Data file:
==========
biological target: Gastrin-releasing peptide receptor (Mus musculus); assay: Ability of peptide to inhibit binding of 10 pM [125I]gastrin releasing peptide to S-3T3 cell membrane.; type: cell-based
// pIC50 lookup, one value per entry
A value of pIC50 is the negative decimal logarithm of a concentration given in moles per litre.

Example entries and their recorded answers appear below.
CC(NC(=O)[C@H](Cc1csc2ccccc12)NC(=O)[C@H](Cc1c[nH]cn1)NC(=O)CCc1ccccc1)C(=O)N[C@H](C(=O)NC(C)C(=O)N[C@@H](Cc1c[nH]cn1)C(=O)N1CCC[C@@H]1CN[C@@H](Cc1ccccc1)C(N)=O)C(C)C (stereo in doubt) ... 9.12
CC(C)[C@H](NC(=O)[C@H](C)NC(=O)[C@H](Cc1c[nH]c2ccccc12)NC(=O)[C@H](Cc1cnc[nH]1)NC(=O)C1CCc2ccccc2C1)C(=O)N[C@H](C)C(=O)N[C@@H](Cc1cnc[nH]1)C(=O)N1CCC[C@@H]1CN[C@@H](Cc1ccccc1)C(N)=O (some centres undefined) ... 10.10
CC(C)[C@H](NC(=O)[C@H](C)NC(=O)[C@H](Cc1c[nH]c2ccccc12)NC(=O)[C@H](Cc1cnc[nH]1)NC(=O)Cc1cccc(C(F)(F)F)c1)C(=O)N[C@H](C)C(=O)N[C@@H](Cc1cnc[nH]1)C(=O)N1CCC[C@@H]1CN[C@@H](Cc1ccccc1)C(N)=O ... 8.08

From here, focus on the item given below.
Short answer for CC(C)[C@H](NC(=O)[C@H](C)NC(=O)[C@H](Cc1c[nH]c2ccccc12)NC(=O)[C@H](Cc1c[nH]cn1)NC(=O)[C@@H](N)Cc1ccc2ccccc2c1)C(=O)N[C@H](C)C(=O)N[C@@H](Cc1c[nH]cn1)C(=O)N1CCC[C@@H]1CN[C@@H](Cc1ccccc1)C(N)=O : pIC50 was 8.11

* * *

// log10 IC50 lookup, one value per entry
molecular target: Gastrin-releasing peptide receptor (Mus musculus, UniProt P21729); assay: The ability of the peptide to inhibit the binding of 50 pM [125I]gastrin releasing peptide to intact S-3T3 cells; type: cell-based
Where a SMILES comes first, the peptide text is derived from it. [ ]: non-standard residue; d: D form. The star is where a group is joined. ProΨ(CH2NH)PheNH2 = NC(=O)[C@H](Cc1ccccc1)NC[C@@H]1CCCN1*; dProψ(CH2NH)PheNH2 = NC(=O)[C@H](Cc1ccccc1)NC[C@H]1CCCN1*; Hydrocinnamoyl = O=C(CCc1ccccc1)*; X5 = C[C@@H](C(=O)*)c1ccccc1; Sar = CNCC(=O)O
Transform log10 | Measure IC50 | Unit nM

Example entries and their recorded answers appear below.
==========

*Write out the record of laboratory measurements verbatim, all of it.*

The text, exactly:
biological target: Gastrin-releasing peptide receptor (Mus musculus); assay: Ability of peptide to inhibit binding of 10 pM [125I]gastrin releasing peptide to S-3T3 cell membrane.; type: cell-based
// pIC50 lookup, one value per entry
A value of pIC50 is the negative decimal logarithm of a concentration given in moles per litre.

Example entries and their recorded answers appear below.
CC(NC(=O)[C@H](Cc1csc2ccccc12)NC(=O)[C@H](Cc1c[nH]cn1)NC(=O)CCc1ccccc1)C(=O)N[C@H](C(=O)NC(C)C(=O)N[C@@H](Cc1c[nH]cn1)C(=O)N1CCC[C@@H]1CN[C@@H](Cc1ccccc1)C(N)=O)C(C)C (stereo in doubt) ... 9.12
CC(C)[C@H](NC(=O)[C@H](C)NC(=O)[C@H](Cc1c[nH]c2ccccc12)NC(=O)[C@H](Cc1cnc[nH]1)NC(=O)C1CCc2ccccc2C1)C(=O)N[C@H](C)C(=O)N[C@@H](Cc1cnc[nH]1)C(=O)N1CCC[C@@H]1CN[C@@H](Cc1ccccc1)C(N)=O (some centres undefined) ... 10.10
CC(C)[C@H](NC(=O)[C@H](C)NC(=O)[C@H](Cc1c[nH]c2ccccc12)NC(=O)[C@H](Cc1cnc[nH]1)NC(=O)Cc1cccc(C(F)(F)F)c1)C(=O)N[C@H](C)C(=O)N[C@@H](Cc1cnc[nH]1)C(=O)N1CCC[C@@H]1CN[C@@H](Cc1ccccc1)C(N)=O ... 8.08

From here, focus on the item given below.
Short answer for CC(C)[C@H](NC(=O)[C@H](C)NC(=O)[C@H](Cc1c[nH]c2ccccc12)NC(=O)[C@H](Cc1c[nH]cn1)NC(=O)[C@@H](N)Cc1ccc2ccccc2c1)C(=O)N[C@H](C)C(=O)N[C@@H](Cc1c[nH]cn1)C(=O)N1CCC[C@@H]1CN[C@@H](Cc1ccccc1)C(N)=O : pIC50 was 8.11

* * *

// log10 IC50 lookup, one value per entry
molecular target: Gastrin-releasing peptide receptor (Mus musculus, UniProt P21729); assay: The ability of the peptide to inhibit the binding of 50 pM [125I]gastrin releasing peptide to intact S-3T3 cells; type: cell-based
Where a SMILES comes first, the peptide text is derived from it. [ ]: non-standard residue; d: D form. The star is where a group is joined. ProΨ(CH2NH)PheNH2 = NC(=O)[C@H](Cc1ccccc1)NC[C@@H]1CCCN1*; dProψ(CH2NH)PheNH2 = NC(=O)[C@H](Cc1ccccc1)NC[C@H]1CCCN1*; Hydrocinnamoyl = O=C(CCc1ccccc1)*; X5 = C[C@@H](C(=O)*)c1ccccc1; Sar = CNCC(=O)O
Transform log10 | Measure IC50 | Unit nM

Example entries and their recorded answers appear below.